Legendary football manager, a maverick genius with superstar levels of charisma, that’s Brian Clough, as Old Big ’Ead himself would have said.
But there was far more to Cloughie than winning two European Cups, punching Roy Keane or giving pitch-invading fans a clip round the ear.
Behind his brusque manner and lack of false modesty, Clough went to extraordinary lengths to help people in need.
Few outside his inner circle knew he welcomed two young brothers from their poverty-stricken and abusive upbringing in Sunderland into the loving fold of his family home.
One of those boys, Craig Bromfield, lived with him for almost a decade. Now, 17 years after Clough’s death, he shares the incredible story of how the sports icon transformed his life.
Craig, 49, says: “The good things in my life would not have happened without Brian. I have so much to thank him for.
“Before I met Brian, I’m not exaggerating when I say I had one pair of underpants. One shirt, one pair of trousers, which all got washed on a Sunday night.
“Meeting him made me feel like the boy in Charlie and the Chocolate Factory who had nothing but won a golden ticket to an amazing new world.”
Craig first met Brian, then the most famous football manager on the planet, on the brisk morning of October 20, 1984 when he was walking on Seaburn beach.
Perhaps it was the confidence of the eleven-year-old, who strode straight up to politely address “Mister Clough”, which instantly endeared him to the Nottingham Forest boss.
Perhaps it was because he knew Craig and his elder stepbrother Aaron’s scruffy clothes were no defence against the biting wind whistling across the sands that day.
“I only wanted to ask if he’d seen his player Kenny Swain,” says Craig. “The previous night we’d been out asking for a penny for the Guy and Kenny gave us a fiver.
“In all our years Guying no one had given us a fiver. Ever. He promised we’d have the whole team’s autographs if we came back but we couldn’t find him.”
Sensing the lads hadn’t had any breakfast, Clough invited them to the team hotel to find Swain and join the players in the dining room.
“We couldn’t believe it,” says Craig. “We sat with real life people from our Panini sticker album and loved that they talked to us in accents we’d never heard before. They said we could eat whatever we wanted but we weren’t greedy.”
Craig and his brother, who spent spells in care throughout their childhood, were invited to travel with the team for the day’s game against Newcastle United. They ran home to get their coats but when they returned, Clough was aghast.
“He said, ‘Blow me, are they your coats?’ My green parka had lost its fluffy lining so was just a thin shell, and Aaron didn’t have a coat so was tripping up in dad’s far too big Crombie.”
It was all they had. Craig’s stepfather was a part-time drug dealer and wife beater, who once held his mother by her neck from the upstairs window before dropping her to the ground in front of his four screaming children.
His kids’ penny for the Guy collection paid for their own Christmas presents which were invariably sold later to pay for food or bills. As well as being undernourished in every way, the children were psychologically and physically tortured by their stepfather.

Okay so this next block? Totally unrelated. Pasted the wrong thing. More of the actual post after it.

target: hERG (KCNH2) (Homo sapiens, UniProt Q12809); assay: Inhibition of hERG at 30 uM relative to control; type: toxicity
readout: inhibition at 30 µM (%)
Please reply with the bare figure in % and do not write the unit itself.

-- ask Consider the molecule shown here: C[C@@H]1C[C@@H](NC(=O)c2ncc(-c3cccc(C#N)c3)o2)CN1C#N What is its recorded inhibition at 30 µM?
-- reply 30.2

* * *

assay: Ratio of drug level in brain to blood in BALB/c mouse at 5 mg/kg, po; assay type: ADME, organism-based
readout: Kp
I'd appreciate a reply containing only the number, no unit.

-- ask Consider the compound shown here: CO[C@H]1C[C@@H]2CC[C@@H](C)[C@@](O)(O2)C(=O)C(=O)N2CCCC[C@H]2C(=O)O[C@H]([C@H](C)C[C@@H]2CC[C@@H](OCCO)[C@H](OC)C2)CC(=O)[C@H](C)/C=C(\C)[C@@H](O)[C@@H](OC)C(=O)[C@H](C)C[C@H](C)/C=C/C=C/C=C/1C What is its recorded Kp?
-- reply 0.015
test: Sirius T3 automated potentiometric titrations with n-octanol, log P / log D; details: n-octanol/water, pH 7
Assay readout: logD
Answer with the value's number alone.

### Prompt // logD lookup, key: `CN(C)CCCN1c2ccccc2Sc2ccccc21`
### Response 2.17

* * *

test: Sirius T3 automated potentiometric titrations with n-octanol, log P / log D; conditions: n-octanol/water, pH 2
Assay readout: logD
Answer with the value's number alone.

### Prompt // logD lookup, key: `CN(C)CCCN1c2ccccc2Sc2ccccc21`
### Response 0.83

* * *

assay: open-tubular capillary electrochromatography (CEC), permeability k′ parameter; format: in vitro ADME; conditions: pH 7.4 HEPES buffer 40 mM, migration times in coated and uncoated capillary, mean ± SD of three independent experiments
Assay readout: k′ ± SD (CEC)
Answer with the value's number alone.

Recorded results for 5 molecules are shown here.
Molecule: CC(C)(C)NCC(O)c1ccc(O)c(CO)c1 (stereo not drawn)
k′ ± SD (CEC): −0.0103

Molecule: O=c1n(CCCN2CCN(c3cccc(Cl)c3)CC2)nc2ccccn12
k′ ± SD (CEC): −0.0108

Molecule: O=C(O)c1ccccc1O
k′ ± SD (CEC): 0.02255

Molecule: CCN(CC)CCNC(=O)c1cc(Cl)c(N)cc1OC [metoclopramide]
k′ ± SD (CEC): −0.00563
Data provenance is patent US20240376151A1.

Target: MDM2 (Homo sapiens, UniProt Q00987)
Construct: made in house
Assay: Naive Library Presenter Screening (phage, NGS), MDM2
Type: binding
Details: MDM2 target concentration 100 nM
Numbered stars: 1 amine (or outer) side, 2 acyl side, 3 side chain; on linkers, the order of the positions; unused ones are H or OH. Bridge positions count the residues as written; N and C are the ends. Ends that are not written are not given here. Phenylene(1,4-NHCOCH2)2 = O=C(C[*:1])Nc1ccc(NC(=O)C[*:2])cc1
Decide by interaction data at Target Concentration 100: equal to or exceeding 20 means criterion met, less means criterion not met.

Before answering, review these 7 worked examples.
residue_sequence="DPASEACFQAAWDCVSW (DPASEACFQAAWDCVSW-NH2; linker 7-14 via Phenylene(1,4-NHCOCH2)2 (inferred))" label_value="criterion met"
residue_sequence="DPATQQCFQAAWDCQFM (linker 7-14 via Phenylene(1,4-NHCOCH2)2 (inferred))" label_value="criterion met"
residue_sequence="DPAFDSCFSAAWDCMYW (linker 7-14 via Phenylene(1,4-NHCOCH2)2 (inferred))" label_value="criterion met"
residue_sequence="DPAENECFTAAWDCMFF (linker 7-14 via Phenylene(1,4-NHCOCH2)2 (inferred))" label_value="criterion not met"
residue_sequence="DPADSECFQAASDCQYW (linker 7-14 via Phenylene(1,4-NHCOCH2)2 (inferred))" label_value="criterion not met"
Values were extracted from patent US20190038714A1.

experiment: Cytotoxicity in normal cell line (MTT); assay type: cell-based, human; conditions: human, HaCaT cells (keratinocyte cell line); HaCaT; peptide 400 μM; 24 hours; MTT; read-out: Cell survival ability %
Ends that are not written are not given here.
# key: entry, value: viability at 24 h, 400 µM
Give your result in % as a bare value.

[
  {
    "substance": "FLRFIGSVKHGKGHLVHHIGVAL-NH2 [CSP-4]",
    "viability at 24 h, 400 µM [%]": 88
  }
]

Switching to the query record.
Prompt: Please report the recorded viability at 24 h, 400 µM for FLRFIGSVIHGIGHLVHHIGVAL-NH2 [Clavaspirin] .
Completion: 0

Being treated to chocolate on a famous footballers’ bus, match tickets and a fiver for a pie and Bovril at half time was beyond the boys’ dreams.
Soon, Clough asked Craig and Aaron to stay at his home in Quarndon, Derbyshire. But before they arrived they were briefed.
Craig says: “Brian insisted his wife Barbara was always called Mrs Clough. He said, ‘Lads, I’m not kidding. If I hear anything else out of those mouths, I’ll knock yer daft bonces together’.
“Before we reached the house for the first time, he said, ‘I want you to tell her that you are my kids from Middlesbrough.
“Tell her that your mam has sent you to get some money from me and that you’re not moving from the doorstep until you can talk to me. Alright? Now off you go’.”
It says everything about Mrs Clough’s nature that she welcomed the boys indoors, treated them to sandwiches, hot drinks and a warm spot by the fire before Clough, bright red with laughter, came clean.
The Cloughs’ children Simon, Nigel and Elizabeth embraced Craig and Aaron like family. And the Cloughs’ generosity knew no bounds.
In return the boys fetched and carried anything the players needed on match days. And they made Clough laugh until he wheezed.
Once Aaron joined the Army, Craig was invited to live with the Cloughs. There were holidays in Majorca and a VIP ticket to an Elton John concert.
But then Craig made a teenage mis-step that devastated the rest of his life.
Trusted with a job in Simon Clough’s newsagent, Craig was egged on by a friend to steal takings.
He desperately wishes he had not betrayed the family that given him so much.
“Although the family acted with nothing but grace towards me, in a way I wish they had involved the police,” he continued.
“If they had, I would have been punished and maybe even been in prison for two or three years.
“Instead I did 35 years because I’ve never managed to get over it. The guilt mentally destroyed me.”
The Cloughs gently loosened ties with Craig. But there is no doubt Brian would be proud of how the skinny, shivering lad he met that day on Seaburn beach has turned out.
Not just because his work ethic saw him reach director level for a recruitment firm. But because he has an unending drive to do the right thing.
Most of the proceeds from his book about his life with Brian Clough will go to underprivileged families.
Craig says: “Brian always told me to ‘be good’ and he didn’t just mean do everything you can the absolute best you can. He meant be a good man.
“My book is not just an apology for what I did, but a public thank you for everything Brian and his family did.”